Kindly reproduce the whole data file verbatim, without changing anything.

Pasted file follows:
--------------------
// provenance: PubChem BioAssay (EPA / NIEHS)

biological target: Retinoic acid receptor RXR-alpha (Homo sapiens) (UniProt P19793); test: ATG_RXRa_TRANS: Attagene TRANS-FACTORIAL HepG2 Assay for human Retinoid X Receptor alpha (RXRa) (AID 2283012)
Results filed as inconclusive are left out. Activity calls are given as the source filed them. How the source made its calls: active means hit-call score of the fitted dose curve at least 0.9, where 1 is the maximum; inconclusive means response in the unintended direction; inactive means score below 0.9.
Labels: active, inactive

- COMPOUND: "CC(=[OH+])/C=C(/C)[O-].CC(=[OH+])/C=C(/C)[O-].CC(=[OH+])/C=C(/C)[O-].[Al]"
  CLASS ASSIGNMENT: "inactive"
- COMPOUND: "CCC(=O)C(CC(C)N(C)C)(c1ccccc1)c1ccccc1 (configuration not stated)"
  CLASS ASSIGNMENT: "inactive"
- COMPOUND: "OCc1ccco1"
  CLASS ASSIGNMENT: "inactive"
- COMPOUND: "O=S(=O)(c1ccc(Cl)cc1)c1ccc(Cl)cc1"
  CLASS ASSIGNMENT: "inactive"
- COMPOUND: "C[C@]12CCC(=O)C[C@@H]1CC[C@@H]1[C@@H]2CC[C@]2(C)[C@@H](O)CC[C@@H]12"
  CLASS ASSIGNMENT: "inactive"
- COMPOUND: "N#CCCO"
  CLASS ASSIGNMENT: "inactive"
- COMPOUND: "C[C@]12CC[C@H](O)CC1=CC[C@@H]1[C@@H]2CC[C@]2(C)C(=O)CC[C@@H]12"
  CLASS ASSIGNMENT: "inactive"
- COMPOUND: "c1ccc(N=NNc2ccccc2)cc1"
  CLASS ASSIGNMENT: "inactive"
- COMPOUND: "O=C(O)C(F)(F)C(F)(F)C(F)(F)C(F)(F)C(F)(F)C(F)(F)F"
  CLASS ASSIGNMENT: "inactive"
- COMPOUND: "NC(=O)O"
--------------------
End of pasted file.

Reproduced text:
// provenance: PubChem BioAssay (EPA / NIEHS)

biological target: Retinoic acid receptor RXR-alpha (Homo sapiens) (UniProt P19793); test: ATG_RXRa_TRANS: Attagene TRANS-FACTORIAL HepG2 Assay for human Retinoid X Receptor alpha (RXRa) (AID 2283012)
Results filed as inconclusive are left out. Activity calls are given as the source filed them. How the source made its calls: active means hit-call score of the fitted dose curve at least 0.9, where 1 is the maximum; inconclusive means response in the unintended direction; inactive means score below 0.9.
Labels: active, inactive

- COMPOUND: "CC(=[OH+])/C=C(/C)[O-].CC(=[OH+])/C=C(/C)[O-].CC(=[OH+])/C=C(/C)[O-].[Al]"
  CLASS ASSIGNMENT: "inactive"
- COMPOUND: "CCC(=O)C(CC(C)N(C)C)(c1ccccc1)c1ccccc1 (configuration not stated)"
  CLASS ASSIGNMENT: "inactive"
- COMPOUND: "OCc1ccco1"
  CLASS ASSIGNMENT: "inactive"
- COMPOUND: "O=S(=O)(c1ccc(Cl)cc1)c1ccc(Cl)cc1"
  CLASS ASSIGNMENT: "inactive"
- COMPOUND: "C[C@]12CCC(=O)C[C@@H]1CC[C@@H]1[C@@H]2CC[C@]2(C)[C@@H](O)CC[C@@H]12"
  CLASS ASSIGNMENT: "inactive"
- COMPOUND: "N#CCCO"
  CLASS ASSIGNMENT: "inactive"
- COMPOUND: "C[C@]12CC[C@H](O)CC1=CC[C@@H]1[C@@H]2CC[C@]2(C)C(=O)CC[C@@H]12"
  CLASS ASSIGNMENT: "inactive"
- COMPOUND: "c1ccc(N=NNc2ccccc2)cc1"
  CLASS ASSIGNMENT: "inactive"
- COMPOUND: "O=C(O)C(F)(F)C(F)(F)C(F)(F)C(F)(F)C(F)(F)C(F)(F)F"
  CLASS ASSIGNMENT: "inactive"
- COMPOUND: "NC(=O)O"